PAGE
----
It was only a quick walk to Murphy’s Woods from Anjeli’s backyard where Heather and Anjeli had been enjoying the hot July day, so they soon reached the edge of the woods. Instinctively, Heather grabbed her friend’s hand as they stepped onto the dirt path that led through the woods.
It was considerably cooler under the shade of the tall oaks. The two girls kicked through the clumps of dark, damp leaves while chattering to each other. Soon, Heather forgot her first fears and joined Anjeli in skipping in between the trees and turning over the many rocks that lined their path.
“Anj, I bet I can do fifteen cartwheels in a row!”
“Let me see you try, girl!”
Heather proceeded to try, but on the seventh, she slammed hard into the trunk of two oaks that had grown together.
“You OK, Heather?” asked her friend, hurrying to her side.
Heather pulled herself up on a branch of the tree mass. But before she could even dust the leaves off her shorts, Anjeli pushed her aside.
“Hey!” said Heather indignantly, from the ground.
“Oh my God…”
“Heather, come here, quick! I found something!”
Heather scrambled to her feet. Slowly, Anjeli reached down into a tiny crevice under the tree and pulled out a package about the same size and shape as a book. It was wrapped in what looked like an old, yellowed newspaper.
“Oh my God, Anj, what should we do?” asked Heather with a note of panic in her already-trembling voice.
“I’m gonna open it.”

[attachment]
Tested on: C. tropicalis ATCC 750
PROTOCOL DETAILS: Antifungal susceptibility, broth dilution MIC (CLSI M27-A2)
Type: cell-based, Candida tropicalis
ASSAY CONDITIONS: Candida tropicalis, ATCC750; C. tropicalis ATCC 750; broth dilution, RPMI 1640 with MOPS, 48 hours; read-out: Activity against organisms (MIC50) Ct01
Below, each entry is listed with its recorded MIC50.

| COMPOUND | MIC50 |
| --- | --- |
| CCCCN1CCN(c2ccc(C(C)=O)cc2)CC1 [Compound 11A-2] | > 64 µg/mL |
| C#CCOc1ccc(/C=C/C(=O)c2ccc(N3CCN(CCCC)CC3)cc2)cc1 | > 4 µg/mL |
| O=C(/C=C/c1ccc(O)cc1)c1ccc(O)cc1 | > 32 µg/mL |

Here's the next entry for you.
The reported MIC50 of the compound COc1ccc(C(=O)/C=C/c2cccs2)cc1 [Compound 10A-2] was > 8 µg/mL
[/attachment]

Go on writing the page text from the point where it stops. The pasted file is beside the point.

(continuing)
“Be careful, Anjeli, it might be a bomb or something!”
Anjeli scoffed, reached into her pocket for her Swiss Army knife and started to slit the ends of the package where they seemed to be waxed together. Heather couldn’t stand the suspense. She closed her eyes and counted to ten. But before she had even reached four, Anjeli’s deft fingers had the package open, and the treasure lay in her hands.
From the cease of paper crackling, Heather knew that the secret was unveiled. She slowly opened her eyes and read the cover of the blue book with gold trim:
A STAMP COLLECTION
FOR YOUNG BOYS
There was a long silence, a very long silence.
Finally Anjeli spoke. “Stamp collecting?”
Heather tried a bright smile. “It’s not so bad. My cousin used to collect stamps, and they were really . . .” she swallowed hard, and finished, “. . . valuable.”
Anjeli almost dropped the book in excitement and hurry to look inside. And lo and behold, there was page after page of yellowed paper, covered in neatly placed stamps. Anjeli read some of them aloud.
“U.S., eight cents. England, five pence. Mexico, ooh, Heather, look at this beautiful flower!”
The girls paged through the book. Each stamp had its own special square that was exactly the size of the stamp. Underneath each stamp were two lines where the country and cost were neatly penned.